The My Community: My Voice campaign kicked off in Wilmington on Wednesday evening, Aug. 17, with a packed house at the local pub, Ironclad Brewery.
The campaign, which is spearheaded by the North Carolina Coastal Federation, advocates for proposed improvements to New Hanover County’s Industrial Special Use Permit (SUP). The proposed improvements aim to promote clean economic development while preserving the environmental health of the community.
About 100 people showed up to Wednesday evening’s event, and the crowd was energetic, ready to learn more and eager to ask questions.
“The atmosphere was very positive,” said Jennifer Salter, clean communities organizer for the federation. “People were very interested, and it was an interactive session between the speakers and the attendees.”
New Hanover County Commissioner Rob Zapple kicked off the event. He urged people to get involved in the process and spoke about why a Special Use Permit is so important to the county’s economic health. Kevin O’Grady, a Wilmington city council member, also talked at the event and spoke to the importance of zoning tools such as the Special Use Permit .
Other spokespeople, including Cape Fear Riverkeeper Kemp Burdette and Wilmington resident Laura Kellogg, shared their personal stories with the crowd on why the SUP is important to them and the community.
Kellogg is a registered nurse who moved her family to Wilmington because of her children’s asthma. In a blog post on the Model Industrial SUP website, she said adopting the Model Industrial SUP ensures New Hanover County residents have a voice in the county’s economic development.
“Protecting a clean community is important for public health because I know firsthand what it’s like to live in a community with poor air quality,” she said in the post.
Kellogg and Burdette are also featured in TV ads that are already running in New Hanover County. The event unveiled the rest of the campaign’s TV and radio spots, which are listed below.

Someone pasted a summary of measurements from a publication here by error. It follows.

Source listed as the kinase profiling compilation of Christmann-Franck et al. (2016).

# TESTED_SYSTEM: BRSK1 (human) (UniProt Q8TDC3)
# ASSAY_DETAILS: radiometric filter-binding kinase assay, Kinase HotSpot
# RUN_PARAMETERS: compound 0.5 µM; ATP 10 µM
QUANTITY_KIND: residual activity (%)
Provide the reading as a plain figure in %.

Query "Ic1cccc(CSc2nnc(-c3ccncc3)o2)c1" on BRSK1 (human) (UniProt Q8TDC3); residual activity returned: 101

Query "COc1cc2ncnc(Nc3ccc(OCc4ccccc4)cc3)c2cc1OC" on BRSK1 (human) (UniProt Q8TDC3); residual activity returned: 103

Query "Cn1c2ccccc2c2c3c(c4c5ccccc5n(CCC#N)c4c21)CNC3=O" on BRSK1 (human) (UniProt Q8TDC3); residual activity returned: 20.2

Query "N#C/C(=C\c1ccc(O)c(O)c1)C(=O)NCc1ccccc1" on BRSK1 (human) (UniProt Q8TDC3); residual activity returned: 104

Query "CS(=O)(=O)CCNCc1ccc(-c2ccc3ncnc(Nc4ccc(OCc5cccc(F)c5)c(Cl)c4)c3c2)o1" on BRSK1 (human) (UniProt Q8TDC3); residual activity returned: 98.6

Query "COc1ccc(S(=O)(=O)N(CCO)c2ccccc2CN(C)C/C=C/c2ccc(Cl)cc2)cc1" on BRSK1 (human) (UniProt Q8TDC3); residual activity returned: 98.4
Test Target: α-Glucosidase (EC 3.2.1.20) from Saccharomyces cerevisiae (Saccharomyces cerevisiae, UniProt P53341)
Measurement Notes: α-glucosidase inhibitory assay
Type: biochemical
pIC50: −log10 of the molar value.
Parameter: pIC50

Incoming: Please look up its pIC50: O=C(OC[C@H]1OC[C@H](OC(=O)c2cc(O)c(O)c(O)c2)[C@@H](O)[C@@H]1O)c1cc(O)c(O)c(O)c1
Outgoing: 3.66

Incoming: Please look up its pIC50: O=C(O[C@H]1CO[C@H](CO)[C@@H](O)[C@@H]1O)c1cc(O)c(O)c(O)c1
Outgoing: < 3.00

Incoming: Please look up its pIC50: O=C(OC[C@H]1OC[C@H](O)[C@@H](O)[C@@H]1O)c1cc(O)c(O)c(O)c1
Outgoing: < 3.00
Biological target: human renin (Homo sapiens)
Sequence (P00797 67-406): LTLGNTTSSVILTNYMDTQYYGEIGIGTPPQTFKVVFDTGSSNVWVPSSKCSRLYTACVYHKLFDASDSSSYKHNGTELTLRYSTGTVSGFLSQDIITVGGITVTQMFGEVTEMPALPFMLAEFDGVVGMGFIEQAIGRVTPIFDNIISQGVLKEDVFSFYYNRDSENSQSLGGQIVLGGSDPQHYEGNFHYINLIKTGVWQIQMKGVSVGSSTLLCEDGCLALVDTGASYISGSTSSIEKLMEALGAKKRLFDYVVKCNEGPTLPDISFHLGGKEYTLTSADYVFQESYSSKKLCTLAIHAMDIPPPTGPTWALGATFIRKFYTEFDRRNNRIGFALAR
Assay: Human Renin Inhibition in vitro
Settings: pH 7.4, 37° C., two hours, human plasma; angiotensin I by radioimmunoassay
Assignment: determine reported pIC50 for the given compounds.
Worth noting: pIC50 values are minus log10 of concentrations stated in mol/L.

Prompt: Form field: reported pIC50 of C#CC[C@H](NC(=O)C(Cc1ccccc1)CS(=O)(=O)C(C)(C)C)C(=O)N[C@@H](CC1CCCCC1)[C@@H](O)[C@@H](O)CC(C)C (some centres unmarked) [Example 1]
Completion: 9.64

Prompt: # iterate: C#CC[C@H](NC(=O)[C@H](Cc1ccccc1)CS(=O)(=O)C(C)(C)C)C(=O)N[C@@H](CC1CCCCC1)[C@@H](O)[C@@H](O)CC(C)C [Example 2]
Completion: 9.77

During the event, a rolling slide show introduced other spokespeople, who come from a variety of backgrounds, including restaurant owners, entrepreneurs and small business owners.
The campaign for improving the SUP comes after a drawn-out and ultimately successful battle waged by many in the community to block Titan America from building a cement plant in New Castle Hayne.
“In recent past proposed heavy industrial uses that came to our county that left the public out of the process. So we really need that local process that gives us the opportunity to get involved at the early stages before it’s too late and all of the state and federal permits are issued,” said Tracy Skrabal, coastal scientist and southeast regional manager for the federation.
Now, the focus is on moving forward and ensuring that similar industries are not able to successfully threaten the community’s health — and Wednesday night, residents were enthusiastic about the cause.
“The community is very interested, the media campaign is bringing more awareness to the proposal and more questions are being asked,” Salter said. “Our phones are ringing and emails are coming in with people in the community asking for more information and how to get more involved to support the proposed Model Industrial SUP.”
The next steps for interested New Hanover County residents are to attend the Aug. 30 planning board work session and the Sept. 8 planning board meeting and public hearing on any proposed changes to the SUP language.
Keep your eyes and ears out for TV and radio ads!
102.7 WGNI and 980 AM WAAV — From Aug. 8 to Sept. 12, hear from Laura Kellogg, certified asthma educator, and Tanner Konrady of Konrady and Sons Construction
WWAY — From Aug. 15 to Sept. 25, hear from Laura Kellogg, certified asthma educator, and Kemp Burdette, Cape Fear Riverkeeper. The TV ads can also be viewed below: